LAS VEGAS, Nev. – Casino operator Caesars Entertainment Corp. posted a smaller loss for its first quarter on Wednesday, but results still missed expectations as a drop in visitors dragged down revenue.
Caesars owns or manages more than 50 casinos, most of them in the U.S. and Britain. In addition to its Las Vegas and Atlantic City, N.J., resorts, Caesars operates properties in Indiana, Louisiana and several other states. U.S. casinos, however, are struggling with the sluggish economic recovery, and Caesars is the only major U.S. casino company without a presence in the Chinese gambling enclave of Macau. Rival gaming companies Wynn Resorts Ltd. and Las Vegas Sands have both reported gains for the first three months of the year, helped by their lucrative Macau properties.
CEO Gary Loveman emphasized the constellation of factors hampering the U.S. casino industry during a conference call with analysts, and urged caution in making comparisons with 2012.
“Consumer spending has remained tepid and the economic environment continues to impact gaming results,” he said. “I also want to note that the first quarter of 2012, which may seem like a long time ago, was particularly strong, making the year-over-year comparisons difficult.”
Revenue slipped 3 per cent to $2.14 billion from $2.21 billion as slow recovery from Hurricane Sandy continued to hurt the company’s Atlantic City casinos, and customers spent less at its other properties. Caesars’ average daily room rates remained flat, and its occupancy rates decreased by nearly 3 percentage points, driven especially by empty rooms in Atlantic City. Caesars linked the drop in visitors to weak consumer sentiment, particularly among less affluent customers.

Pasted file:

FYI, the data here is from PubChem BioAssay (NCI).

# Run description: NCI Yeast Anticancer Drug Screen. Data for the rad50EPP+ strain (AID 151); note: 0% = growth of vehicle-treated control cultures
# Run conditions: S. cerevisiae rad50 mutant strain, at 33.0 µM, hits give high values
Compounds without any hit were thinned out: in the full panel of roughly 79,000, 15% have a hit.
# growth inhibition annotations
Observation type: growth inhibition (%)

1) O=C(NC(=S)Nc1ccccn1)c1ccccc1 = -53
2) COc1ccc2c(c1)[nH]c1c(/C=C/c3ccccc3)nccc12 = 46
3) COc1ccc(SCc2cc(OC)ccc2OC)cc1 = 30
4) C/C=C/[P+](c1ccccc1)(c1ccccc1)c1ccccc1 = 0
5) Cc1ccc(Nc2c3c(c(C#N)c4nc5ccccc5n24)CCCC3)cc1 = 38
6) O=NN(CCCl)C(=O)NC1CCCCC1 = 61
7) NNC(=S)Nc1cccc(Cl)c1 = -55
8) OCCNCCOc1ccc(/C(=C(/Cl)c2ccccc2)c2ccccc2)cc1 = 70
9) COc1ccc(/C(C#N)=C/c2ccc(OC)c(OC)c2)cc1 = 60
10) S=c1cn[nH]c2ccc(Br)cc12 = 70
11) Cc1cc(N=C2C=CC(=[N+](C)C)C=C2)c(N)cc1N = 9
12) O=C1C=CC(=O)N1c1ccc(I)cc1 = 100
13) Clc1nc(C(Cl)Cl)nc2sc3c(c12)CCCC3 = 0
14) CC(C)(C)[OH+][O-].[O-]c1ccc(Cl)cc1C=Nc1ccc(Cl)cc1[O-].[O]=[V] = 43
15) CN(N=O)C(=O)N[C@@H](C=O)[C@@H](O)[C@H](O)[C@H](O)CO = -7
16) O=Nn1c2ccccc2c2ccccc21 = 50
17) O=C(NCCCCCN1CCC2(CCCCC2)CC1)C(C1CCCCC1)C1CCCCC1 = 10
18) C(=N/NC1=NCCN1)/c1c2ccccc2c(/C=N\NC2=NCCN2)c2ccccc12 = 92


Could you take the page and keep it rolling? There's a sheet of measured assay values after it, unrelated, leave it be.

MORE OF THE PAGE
Loveman, a former Harvard professor, has made a name for himself with innovative loyalty programs that encourage customers to keep coming back, especially the working-class patrons that Caesars says have been staying away in recent months. He said the company will be rolling out new loyalty programs that offer “a higher degree of intimacy and relevance” to guests.
Caesar’s has been engaged in a flurry of activity on the Las Vegas Strip in an effort to draw new business. It opened the boutique Nobu Hotel within the sprawling Caesars Palace casino this year, is the midst of overhauling Bill’s Gamblin’ Hall & Saloon into the luxury Gansevoort Las Vegas and is building Linq, a new project designed to appeal to Gen Xers.
Loveman also touted Caesars’ planned entry into the burgeoning online gambling market. The nation’s first online poker site launched in Nevada on Tuesday.
Caesars said that losses for the first three months of the year shrank to $217.6 million, or $1.74 per share, from $280 million, or $2.24 a share, a year ago when it booked a big charge for a halted Mississippi project. Analysts had expected a smaller loss of $1.46 per share on higher revenue of $2.18 billion, according to FactSet.
Shares of Caesars Entertainment ended regular trading down 71 cents, or 4.5 per cent, at $15.20. The stock slipped 3 per cent to $14.95 in aftermarket trading following the report. Still, shares have more than doubled since the beginning of this year.
Hannah Dreier can be reached at http://twitter.com/hannahdreier .